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I love George Mann's series of Newbury And Hobbes steampunk novels. They are well written and accurately capture the feeling of the dark part of the Victorian age. The hero and heroine solve dastardly crimes while dealing with their own addictions and/or deception and they always come out on top. The stories are very enjoyable and a compelling read.
Newbury becoming a more complex character, and as always, well described action sequences. But, there's no plot! It's a series of "Receive a note", "jump in a cab", "fend off some threat", "observe a death", and "back to base" - over and over again. Only the many, interchangable butlers and staff have any integrity.
After what feels like a longer break than it probably was, perfectly mannered steampunk adventurers Sir Maurice Newbury and Veronica Hobbes romp back in a new full length adventure. It's a delight to see them again, and although the plot here is a little thin, there is a real sense of their Victorian world becoming murkier and more sinister than it ever has been before. Dark forces gather in the background, and it is they more than the Executioner of the title that apply pressures that make this a breathless and often claustrophobic turn.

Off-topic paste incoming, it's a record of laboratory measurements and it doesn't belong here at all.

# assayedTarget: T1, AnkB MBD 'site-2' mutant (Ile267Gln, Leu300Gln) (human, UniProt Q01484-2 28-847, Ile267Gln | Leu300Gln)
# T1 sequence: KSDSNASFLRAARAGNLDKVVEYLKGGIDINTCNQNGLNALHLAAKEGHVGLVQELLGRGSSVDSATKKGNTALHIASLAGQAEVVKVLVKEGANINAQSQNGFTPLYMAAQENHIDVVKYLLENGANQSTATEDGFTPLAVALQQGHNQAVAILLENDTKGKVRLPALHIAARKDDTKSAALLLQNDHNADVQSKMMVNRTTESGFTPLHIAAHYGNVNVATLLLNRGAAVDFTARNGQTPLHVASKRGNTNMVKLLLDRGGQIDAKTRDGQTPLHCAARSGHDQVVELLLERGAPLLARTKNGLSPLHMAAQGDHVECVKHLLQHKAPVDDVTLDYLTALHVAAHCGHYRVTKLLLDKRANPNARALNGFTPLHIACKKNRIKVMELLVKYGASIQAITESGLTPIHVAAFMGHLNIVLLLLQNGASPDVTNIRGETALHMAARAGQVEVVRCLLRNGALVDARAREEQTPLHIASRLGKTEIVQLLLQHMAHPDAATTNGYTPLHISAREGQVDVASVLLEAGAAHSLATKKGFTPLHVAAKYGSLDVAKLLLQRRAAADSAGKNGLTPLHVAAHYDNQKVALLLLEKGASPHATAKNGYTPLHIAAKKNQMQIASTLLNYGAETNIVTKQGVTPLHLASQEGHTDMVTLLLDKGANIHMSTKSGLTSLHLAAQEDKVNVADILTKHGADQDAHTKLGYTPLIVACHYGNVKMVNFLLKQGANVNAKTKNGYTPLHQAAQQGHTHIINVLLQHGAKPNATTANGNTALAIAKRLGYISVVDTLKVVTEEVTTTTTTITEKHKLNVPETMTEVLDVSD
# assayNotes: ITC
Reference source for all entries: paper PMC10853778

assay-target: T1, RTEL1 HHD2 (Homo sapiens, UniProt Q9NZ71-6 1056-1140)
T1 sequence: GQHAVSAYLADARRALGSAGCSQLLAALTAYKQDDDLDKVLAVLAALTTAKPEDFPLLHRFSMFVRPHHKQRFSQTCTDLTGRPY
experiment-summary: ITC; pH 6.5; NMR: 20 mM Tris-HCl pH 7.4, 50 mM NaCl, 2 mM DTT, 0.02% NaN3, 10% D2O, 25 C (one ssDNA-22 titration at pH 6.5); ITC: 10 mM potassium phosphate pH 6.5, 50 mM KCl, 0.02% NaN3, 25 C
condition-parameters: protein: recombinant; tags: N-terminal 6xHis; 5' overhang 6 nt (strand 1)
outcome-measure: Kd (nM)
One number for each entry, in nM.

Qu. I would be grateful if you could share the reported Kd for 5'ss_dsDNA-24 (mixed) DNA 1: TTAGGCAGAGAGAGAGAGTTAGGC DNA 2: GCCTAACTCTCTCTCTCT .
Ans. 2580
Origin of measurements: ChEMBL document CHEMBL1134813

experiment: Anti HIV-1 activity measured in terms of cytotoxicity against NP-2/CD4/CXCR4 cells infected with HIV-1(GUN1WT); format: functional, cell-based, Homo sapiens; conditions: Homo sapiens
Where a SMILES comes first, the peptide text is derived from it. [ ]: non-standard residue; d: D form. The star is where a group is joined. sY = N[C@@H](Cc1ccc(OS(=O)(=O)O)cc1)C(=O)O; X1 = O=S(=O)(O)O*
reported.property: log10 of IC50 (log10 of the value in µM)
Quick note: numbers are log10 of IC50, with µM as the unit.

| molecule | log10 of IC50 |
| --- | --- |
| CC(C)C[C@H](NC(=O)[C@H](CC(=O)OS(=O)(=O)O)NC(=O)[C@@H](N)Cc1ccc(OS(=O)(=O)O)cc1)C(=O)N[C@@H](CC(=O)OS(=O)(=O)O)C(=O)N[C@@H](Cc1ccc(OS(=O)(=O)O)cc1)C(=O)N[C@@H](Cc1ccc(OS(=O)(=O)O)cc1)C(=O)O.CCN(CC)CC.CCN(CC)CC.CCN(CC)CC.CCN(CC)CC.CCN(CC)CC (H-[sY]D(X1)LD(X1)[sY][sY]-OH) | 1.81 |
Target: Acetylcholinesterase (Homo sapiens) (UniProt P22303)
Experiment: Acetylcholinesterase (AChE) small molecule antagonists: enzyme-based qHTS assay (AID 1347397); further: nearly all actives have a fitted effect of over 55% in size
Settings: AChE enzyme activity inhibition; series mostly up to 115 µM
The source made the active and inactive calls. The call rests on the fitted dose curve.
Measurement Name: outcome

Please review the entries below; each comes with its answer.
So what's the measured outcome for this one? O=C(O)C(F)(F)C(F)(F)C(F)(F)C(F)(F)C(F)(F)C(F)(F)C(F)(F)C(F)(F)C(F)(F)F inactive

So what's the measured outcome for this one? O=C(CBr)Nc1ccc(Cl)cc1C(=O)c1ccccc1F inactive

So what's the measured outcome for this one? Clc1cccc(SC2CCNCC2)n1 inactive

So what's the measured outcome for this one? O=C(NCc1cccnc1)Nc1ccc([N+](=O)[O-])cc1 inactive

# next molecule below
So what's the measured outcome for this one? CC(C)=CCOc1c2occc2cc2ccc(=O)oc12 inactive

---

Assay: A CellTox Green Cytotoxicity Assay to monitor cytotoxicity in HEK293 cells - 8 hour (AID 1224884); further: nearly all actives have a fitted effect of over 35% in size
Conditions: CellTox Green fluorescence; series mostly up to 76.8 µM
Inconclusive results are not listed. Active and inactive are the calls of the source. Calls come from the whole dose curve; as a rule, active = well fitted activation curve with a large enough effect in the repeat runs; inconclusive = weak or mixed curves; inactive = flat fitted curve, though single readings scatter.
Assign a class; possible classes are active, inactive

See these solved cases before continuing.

For Newbury and Hobbes read Blackwood and Harrington ( by Alan K Baker). This is a steam punk yarn featuring an aristocratic detective and his attractive female assistant, who he obviously lusts after, but never touches - in the best Victorian manner. In this case they pursue a serial killer with a mechanical heart which has rendered her heartless (sic.) The plot is fairly predictable, but is none the less well written and makes for a relaxing read.
Better than the privious one. Really liekd the character of the executioner and how Newbury is being developd and portrayed. Excellent descriptive parts as in the Crystal Palace exhibition which really give you the right feel of a Steampunk story. Looking forward to the fifth.